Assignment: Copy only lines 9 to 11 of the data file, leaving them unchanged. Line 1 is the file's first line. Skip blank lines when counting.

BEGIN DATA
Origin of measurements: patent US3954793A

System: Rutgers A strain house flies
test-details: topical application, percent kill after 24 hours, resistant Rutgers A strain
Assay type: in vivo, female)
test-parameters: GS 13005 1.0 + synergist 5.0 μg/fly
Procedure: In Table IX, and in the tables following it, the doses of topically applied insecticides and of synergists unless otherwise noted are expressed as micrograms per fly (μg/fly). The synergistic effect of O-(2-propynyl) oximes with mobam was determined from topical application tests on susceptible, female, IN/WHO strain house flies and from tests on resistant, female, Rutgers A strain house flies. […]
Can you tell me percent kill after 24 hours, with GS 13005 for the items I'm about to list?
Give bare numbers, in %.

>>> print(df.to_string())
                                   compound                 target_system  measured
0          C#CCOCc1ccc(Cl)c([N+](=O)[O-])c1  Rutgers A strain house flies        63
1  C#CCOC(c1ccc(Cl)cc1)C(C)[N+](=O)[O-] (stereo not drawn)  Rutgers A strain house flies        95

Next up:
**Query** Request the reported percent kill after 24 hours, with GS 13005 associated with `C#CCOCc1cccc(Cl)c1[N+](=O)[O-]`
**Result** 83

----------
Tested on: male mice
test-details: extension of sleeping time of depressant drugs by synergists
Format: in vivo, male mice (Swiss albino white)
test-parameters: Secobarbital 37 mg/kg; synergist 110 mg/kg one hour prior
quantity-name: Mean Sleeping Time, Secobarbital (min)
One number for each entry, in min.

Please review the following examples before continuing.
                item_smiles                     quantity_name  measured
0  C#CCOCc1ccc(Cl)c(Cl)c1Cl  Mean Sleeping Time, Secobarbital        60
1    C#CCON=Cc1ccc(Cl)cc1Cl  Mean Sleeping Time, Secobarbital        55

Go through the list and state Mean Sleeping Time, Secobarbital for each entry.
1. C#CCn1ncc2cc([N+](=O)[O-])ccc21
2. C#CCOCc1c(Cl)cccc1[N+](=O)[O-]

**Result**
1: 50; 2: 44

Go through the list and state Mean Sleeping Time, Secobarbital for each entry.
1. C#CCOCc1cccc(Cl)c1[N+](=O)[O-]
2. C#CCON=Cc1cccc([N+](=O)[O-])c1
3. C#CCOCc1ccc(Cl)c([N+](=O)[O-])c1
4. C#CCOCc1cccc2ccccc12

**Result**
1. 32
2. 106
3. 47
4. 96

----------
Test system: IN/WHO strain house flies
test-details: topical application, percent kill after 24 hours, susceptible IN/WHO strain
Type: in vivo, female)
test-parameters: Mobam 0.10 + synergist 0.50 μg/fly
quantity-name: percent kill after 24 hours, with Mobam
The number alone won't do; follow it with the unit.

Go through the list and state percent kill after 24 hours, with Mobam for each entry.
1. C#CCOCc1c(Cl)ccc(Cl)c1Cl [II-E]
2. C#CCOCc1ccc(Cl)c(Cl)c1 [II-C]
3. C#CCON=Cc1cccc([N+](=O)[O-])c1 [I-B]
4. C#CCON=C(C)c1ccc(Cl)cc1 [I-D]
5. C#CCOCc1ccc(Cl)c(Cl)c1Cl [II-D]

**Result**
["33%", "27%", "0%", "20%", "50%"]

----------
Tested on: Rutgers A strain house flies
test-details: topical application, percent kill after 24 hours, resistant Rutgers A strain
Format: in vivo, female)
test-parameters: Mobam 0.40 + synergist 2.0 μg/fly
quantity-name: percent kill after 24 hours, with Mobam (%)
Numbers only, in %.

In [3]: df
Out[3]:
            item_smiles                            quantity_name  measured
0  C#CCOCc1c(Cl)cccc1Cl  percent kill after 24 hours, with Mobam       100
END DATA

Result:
>>> print(df.to_string())
                                   compound                 target_system  measured
0          C#CCOCc1ccc(Cl)c([N+](=O)[O-])c1  Rutgers A strain house flies        63